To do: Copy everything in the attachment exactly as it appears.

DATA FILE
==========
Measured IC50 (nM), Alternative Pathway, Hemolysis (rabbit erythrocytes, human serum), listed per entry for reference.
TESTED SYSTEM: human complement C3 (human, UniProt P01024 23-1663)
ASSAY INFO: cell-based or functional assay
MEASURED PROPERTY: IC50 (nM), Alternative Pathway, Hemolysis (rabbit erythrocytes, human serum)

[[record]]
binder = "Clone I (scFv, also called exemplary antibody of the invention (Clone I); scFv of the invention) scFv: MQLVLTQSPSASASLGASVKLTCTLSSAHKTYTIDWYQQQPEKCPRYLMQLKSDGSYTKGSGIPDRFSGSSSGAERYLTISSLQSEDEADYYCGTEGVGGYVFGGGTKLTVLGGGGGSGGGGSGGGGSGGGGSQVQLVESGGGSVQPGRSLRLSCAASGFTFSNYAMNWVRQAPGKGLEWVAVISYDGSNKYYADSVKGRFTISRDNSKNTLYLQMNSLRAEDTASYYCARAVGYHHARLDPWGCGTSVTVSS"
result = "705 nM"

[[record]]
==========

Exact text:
Measured IC50 (nM), Alternative Pathway, Hemolysis (rabbit erythrocytes, human serum), listed per entry for reference.
TESTED SYSTEM: human complement C3 (human, UniProt P01024 23-1663)
ASSAY INFO: cell-based or functional assay
MEASURED PROPERTY: IC50 (nM), Alternative Pathway, Hemolysis (rabbit erythrocytes, human serum)

[[record]]
binder = "Clone I (scFv, also called exemplary antibody of the invention (Clone I); scFv of the invention) scFv: MQLVLTQSPSASASLGASVKLTCTLSSAHKTYTIDWYQQQPEKCPRYLMQLKSDGSYTKGSGIPDRFSGSSSGAERYLTISSLQSEDEADYYCGTEGVGGYVFGGGTKLTVLGGGGGSGGGGSGGGGSGGGGSQVQLVESGGGSVQPGRSLRLSCAASGFTFSNYAMNWVRQAPGKGLEWVAVISYDGSNKYYADSVKGRFTISRDNSKNTLYLQMNSLRAEDTASYYCARAVGYHHARLDPWGCGTSVTVSS"
result = "705 nM"

[[record]]